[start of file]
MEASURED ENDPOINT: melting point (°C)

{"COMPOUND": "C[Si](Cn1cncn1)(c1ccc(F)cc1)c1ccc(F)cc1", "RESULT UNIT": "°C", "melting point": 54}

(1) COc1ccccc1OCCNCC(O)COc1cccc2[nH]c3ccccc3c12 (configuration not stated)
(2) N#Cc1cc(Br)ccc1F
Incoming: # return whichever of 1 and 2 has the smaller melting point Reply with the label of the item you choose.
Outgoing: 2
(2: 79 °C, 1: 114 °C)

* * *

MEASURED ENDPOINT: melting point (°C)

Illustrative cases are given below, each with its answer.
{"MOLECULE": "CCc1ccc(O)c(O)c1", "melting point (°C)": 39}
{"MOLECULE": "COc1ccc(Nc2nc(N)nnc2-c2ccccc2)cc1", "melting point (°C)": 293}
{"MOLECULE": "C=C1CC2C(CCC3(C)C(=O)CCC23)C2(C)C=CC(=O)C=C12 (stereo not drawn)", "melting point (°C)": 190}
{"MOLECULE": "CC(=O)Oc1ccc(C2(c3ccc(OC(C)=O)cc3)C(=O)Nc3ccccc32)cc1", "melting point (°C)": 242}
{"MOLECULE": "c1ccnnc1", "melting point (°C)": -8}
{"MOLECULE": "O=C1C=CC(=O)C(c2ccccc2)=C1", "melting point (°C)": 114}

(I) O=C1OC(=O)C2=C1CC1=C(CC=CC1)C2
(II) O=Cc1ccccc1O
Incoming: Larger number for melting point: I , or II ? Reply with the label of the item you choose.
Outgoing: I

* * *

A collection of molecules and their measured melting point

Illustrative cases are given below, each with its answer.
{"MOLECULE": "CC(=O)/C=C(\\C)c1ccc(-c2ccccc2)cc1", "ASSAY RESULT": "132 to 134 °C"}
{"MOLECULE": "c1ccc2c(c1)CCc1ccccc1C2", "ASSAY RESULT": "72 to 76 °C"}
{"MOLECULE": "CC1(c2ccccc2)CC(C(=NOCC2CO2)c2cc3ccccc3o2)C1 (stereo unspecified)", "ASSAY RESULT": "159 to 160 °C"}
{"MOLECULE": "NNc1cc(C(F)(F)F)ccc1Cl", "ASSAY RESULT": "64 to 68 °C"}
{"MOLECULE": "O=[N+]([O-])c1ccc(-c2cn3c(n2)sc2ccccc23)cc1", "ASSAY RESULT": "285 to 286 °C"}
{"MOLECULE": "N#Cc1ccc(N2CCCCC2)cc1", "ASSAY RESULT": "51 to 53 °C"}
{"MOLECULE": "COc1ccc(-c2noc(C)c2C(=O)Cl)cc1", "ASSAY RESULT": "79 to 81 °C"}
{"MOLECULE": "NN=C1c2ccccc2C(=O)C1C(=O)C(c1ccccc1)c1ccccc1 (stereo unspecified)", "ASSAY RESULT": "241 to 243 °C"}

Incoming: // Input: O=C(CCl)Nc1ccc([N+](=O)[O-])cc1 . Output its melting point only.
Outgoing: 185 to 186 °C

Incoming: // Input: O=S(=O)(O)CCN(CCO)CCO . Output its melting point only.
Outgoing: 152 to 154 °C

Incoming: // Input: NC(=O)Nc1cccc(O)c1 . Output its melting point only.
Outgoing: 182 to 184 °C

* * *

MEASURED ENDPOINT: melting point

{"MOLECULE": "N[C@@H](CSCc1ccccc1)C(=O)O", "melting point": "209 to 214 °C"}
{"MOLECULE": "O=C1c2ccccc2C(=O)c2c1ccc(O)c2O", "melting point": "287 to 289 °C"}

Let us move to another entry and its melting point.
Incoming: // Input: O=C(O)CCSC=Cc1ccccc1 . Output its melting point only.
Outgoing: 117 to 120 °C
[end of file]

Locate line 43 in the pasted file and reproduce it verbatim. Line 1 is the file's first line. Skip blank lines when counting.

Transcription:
Incoming: // Input: O=C(O)CCSC=Cc1ccccc1 . Output its melting point only.